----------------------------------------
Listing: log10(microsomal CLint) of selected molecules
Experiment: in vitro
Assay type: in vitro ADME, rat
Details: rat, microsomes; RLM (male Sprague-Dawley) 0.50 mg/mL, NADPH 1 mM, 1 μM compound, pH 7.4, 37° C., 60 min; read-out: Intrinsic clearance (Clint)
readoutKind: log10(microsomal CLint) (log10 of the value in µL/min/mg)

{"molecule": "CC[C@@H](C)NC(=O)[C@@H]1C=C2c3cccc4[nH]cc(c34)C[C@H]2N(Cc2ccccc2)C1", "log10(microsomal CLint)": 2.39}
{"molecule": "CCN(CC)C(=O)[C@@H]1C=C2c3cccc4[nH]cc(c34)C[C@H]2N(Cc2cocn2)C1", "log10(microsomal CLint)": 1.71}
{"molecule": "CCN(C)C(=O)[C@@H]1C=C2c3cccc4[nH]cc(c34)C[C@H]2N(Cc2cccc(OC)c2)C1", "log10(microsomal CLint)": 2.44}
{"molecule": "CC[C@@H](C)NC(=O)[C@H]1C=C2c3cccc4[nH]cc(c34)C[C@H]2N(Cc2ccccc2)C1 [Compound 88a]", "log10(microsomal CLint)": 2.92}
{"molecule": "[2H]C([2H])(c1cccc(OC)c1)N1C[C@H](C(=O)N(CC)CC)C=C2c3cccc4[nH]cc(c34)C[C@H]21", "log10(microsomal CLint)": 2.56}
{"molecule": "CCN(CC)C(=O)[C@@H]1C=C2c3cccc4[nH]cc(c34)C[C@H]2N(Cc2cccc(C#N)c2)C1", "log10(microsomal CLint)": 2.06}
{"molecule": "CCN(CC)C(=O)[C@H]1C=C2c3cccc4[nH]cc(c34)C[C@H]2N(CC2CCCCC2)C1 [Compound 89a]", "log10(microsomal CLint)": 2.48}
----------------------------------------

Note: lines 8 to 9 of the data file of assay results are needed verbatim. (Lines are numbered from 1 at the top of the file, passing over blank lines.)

{"molecule": "CCN(C)C(=O)[C@@H]1C=C2c3cccc4[nH]cc(c34)C[C@H]2N(Cc2cccc(OC)c2)C1", "log10(microsomal CLint)": 2.44}
{"molecule": "CC[C@@H](C)NC(=O)[C@H]1C=C2c3cccc4[nH]cc(c34)C[C@H]2N(Cc2ccccc2)C1 [Compound 88a]", "log10(microsomal CLint)": 2.92}